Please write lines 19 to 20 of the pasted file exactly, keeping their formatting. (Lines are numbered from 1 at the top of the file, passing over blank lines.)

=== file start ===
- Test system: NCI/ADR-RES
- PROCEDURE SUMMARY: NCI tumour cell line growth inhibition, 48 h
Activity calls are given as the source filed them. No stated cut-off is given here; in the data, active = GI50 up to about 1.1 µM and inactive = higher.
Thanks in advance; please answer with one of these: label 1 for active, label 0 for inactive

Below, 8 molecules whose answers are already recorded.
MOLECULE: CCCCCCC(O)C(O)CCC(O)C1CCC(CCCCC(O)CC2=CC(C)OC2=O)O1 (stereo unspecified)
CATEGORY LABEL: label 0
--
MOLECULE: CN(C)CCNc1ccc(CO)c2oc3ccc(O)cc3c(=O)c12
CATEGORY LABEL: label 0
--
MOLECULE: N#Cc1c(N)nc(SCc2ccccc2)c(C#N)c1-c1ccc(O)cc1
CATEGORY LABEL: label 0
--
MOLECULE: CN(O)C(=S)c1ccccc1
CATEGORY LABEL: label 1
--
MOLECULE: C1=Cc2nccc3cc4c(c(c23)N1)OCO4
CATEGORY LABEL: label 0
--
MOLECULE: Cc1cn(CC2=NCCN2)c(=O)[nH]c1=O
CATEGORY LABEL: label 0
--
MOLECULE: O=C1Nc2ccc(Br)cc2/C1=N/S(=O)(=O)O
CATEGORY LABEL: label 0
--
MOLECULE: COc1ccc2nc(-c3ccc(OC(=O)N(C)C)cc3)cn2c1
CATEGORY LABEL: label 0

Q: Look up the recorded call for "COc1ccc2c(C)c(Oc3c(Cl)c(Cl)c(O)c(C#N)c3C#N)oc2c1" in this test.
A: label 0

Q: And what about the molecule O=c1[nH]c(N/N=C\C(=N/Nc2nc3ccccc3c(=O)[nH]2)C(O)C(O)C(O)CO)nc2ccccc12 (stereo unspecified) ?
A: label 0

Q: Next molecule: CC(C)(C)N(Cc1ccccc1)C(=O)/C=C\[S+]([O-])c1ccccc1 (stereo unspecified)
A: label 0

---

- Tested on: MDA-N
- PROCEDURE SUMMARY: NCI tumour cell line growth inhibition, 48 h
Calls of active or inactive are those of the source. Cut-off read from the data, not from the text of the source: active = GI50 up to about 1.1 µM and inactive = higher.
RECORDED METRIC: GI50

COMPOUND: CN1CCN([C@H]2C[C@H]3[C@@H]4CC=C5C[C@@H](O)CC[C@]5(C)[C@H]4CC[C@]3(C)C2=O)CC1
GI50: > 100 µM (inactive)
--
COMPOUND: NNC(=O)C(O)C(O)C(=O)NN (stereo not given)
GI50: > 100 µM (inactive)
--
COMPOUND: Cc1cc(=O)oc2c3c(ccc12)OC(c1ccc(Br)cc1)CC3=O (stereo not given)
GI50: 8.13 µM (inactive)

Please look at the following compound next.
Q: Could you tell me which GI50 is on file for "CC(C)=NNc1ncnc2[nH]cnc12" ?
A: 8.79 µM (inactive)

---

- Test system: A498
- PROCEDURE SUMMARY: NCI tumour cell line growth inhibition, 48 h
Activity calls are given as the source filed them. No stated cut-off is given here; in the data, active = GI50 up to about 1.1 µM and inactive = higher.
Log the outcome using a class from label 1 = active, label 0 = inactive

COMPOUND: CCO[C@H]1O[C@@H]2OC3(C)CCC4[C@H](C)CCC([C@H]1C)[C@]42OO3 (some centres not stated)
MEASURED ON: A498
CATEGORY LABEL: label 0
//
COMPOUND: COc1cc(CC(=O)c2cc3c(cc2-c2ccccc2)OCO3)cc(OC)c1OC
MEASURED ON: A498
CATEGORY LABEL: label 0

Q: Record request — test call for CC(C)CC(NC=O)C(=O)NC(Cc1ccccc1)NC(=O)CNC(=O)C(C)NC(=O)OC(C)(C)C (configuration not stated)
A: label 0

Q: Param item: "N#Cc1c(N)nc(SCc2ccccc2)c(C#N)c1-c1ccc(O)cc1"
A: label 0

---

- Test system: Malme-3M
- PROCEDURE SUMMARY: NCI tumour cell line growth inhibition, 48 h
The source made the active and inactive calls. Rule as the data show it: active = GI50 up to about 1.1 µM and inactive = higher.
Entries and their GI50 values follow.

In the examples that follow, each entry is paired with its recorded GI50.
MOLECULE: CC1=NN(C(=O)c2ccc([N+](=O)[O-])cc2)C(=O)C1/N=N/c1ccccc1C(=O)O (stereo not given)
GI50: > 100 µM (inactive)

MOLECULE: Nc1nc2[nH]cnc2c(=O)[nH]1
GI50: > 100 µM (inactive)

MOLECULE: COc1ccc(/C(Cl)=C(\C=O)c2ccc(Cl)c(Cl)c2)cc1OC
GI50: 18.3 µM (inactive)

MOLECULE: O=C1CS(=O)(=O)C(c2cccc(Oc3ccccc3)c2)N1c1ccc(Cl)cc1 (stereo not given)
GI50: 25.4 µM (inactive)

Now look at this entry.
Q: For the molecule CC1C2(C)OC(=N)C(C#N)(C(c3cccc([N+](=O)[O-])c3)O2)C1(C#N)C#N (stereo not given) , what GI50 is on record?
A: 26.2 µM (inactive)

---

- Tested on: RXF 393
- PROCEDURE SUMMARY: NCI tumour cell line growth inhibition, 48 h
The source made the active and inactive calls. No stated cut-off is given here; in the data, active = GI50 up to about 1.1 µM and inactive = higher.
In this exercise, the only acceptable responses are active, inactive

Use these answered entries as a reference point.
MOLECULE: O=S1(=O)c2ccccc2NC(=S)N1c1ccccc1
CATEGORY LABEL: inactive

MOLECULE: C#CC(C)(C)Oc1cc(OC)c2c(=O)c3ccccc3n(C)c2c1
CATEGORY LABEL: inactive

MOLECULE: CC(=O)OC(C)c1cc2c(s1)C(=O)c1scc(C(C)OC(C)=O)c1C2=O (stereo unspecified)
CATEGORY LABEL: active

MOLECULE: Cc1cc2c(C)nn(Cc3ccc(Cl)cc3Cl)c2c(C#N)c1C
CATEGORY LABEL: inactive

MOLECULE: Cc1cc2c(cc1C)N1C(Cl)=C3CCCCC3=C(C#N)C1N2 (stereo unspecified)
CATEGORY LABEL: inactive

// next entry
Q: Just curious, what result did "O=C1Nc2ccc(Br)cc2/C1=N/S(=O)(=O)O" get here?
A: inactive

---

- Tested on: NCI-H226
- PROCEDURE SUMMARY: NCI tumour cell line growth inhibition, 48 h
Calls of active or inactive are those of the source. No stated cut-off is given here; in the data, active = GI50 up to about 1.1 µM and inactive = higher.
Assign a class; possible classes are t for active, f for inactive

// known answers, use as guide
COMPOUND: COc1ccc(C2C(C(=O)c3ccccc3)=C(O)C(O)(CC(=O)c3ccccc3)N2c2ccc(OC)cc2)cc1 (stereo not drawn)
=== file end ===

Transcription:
CATEGORY LABEL: label 0
--